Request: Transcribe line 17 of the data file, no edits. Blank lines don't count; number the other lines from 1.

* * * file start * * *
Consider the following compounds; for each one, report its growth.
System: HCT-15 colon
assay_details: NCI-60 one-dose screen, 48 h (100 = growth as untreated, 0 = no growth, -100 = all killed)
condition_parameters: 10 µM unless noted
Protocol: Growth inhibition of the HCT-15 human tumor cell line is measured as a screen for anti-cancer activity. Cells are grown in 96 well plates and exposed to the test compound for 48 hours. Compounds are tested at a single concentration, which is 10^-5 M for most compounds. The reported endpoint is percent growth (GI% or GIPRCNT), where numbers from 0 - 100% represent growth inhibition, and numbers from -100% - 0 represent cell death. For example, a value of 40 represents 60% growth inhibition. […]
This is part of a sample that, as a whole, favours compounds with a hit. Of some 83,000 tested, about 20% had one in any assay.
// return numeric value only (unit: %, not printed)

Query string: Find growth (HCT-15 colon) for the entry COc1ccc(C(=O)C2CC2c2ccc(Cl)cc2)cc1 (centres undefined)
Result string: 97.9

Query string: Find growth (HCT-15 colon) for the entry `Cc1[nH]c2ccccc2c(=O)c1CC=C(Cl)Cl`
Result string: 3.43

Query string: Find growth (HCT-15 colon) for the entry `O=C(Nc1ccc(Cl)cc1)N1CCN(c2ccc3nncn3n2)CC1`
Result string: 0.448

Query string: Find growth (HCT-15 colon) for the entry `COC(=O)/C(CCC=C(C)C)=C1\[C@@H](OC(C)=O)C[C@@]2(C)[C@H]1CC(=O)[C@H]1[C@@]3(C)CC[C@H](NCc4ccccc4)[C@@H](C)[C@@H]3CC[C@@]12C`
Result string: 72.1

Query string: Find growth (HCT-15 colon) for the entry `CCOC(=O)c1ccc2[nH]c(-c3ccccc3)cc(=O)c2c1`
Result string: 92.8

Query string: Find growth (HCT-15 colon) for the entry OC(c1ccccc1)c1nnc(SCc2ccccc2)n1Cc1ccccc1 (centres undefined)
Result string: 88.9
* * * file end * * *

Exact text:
Result string: 92.8